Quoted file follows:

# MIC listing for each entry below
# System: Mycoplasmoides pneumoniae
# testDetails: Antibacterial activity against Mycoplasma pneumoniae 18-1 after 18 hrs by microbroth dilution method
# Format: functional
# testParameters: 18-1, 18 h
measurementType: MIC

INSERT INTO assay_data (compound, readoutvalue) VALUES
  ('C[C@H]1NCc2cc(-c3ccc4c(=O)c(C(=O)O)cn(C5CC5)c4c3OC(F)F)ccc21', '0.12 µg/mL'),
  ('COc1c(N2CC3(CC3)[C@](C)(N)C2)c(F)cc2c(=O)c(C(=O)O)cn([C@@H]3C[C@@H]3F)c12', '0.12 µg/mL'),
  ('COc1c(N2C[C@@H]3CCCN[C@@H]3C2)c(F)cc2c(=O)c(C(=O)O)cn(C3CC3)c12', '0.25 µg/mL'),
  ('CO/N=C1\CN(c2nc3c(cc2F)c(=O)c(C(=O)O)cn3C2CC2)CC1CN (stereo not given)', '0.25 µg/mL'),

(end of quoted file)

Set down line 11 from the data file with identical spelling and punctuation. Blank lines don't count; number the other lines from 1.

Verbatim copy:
  ('CO/N=C1\CN(c2nc3c(cc2F)c(=O)c(C(=O)O)cn3C2CC2)CC1CN (stereo not given)', '0.25 µg/mL'),